This book, a development of the conference on the American Public Service sponsored by the Harvard Guardian, should be on the "must read" list of any undergraduate contemplating a career in some branch of government work. It is a collection of articles by men prominent in the field of public service in the United States, on opportunities in and the general status of government work at the present time.
It is significant that while in the election year 1940 "Big Government" is a topic of heated controversy, this representative group of writers assumes as inevitable the extension of the government sphere of influence: "Government today is compelled to control crucial new areas of public activity. The public service thus becomes an essential instrument for creating a better America."
And having once assumed a bigger public service, the chief problem that confronts these men is how to achieve also a better public service. Particularly crucial is the development of a more equitable system of Civil Service examinations. An increasing amount of weight must be given to native ability rather than experience--this on the supposition that the naturally able man can, in a short time, make up for the superior experience acquired by his innately less competent rival.
But if natural ability is to be ranked over experience, some efficient system of in-service training must be devised. Systems of public service apprenticeship used in other countries, and remarkably reminiscent of the Roman "cursus honorum," are discussed, criticized, and evaluated.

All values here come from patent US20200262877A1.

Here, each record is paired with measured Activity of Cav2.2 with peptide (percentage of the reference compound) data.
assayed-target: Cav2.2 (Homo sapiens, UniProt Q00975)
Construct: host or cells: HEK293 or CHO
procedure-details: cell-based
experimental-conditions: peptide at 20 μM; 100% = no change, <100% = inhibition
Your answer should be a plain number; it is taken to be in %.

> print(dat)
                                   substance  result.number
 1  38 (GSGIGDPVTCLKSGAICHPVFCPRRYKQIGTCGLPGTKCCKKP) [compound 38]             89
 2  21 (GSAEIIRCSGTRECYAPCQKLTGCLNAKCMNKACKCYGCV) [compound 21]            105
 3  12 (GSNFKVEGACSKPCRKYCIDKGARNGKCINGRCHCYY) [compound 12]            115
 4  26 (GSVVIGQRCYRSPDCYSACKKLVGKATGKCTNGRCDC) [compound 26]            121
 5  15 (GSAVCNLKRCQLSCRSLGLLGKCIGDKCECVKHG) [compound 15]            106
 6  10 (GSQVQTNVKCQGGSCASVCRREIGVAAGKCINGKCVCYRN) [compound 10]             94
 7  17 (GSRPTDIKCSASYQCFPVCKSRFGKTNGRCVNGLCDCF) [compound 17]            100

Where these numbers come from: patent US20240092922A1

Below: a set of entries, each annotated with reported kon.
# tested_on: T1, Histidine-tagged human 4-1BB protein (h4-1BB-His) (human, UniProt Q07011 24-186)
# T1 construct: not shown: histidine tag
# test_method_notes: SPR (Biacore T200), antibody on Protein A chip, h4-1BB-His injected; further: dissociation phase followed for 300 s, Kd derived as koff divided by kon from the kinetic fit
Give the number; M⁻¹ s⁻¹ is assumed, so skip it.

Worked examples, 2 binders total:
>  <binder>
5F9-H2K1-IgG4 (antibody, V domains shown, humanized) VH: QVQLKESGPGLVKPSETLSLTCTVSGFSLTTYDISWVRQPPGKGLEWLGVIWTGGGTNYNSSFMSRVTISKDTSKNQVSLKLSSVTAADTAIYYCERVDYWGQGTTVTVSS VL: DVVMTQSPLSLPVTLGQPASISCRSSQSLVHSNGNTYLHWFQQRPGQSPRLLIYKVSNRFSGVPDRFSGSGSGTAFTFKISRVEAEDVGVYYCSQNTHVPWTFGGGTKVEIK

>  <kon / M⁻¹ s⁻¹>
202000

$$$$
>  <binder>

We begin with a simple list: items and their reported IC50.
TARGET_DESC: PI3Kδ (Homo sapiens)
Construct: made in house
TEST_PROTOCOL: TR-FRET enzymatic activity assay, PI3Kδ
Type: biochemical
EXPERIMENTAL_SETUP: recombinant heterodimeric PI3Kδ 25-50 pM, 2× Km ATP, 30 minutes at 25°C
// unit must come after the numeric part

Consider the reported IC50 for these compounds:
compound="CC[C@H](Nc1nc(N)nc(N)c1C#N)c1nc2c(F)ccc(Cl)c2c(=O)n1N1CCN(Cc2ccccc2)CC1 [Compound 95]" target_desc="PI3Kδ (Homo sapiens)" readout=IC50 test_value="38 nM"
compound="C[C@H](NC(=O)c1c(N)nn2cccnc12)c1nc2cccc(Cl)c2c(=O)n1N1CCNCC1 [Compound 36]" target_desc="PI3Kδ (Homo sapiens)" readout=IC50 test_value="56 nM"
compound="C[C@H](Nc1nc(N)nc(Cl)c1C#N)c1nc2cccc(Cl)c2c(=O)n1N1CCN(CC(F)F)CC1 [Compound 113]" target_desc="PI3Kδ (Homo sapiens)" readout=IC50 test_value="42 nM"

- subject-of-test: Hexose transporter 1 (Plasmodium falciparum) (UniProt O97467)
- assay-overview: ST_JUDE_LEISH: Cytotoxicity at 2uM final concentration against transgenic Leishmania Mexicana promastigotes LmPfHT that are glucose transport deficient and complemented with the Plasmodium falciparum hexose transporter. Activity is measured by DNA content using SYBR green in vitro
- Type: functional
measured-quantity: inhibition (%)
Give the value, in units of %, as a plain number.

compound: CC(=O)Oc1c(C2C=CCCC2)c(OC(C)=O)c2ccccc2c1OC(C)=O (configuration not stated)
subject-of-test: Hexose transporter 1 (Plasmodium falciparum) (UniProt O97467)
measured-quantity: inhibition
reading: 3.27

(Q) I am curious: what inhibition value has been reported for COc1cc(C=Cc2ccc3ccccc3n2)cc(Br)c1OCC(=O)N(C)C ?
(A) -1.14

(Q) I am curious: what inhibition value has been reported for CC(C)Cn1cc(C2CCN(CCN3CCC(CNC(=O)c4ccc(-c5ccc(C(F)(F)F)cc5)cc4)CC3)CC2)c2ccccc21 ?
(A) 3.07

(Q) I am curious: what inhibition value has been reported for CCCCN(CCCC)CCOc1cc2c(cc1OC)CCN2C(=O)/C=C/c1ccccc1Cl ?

Of particular interest to us, as college undergraduates, is an article by Enno Hobbing, former President of the Guardian, on "Youth and the Public Service." The position of the young man interested in a government job is, in the eyes of Hobbing, a particularly unfortunate one. Not only is he blocked by the Civil Service emphasis on experience, but he is also completely befuddled and bedamned by an annoying little custom known as veteran preference. In many instances, veterans receiving an examination grade of 60 or better are placed at the head of the Civil Service list, while no other competitor can even pass his examination without a grade of at least 70. "Youth is blocked by the burden of the past, by old men and old ideas."
Another problem which is given attention is that of "Political Neutrality." In view of the Hatch Act, and all the "little Hatch acts," what will be the future status of the civil servant? Is it necessary or advisable to deprive a man of his inalienable rights on the doubtful grounds that he works for the government? Mr. Wallace Sayre of the New York Civil Service Commission, who treats of the question at some length, heartily condemns this incipient tendency to "gag" the government employee.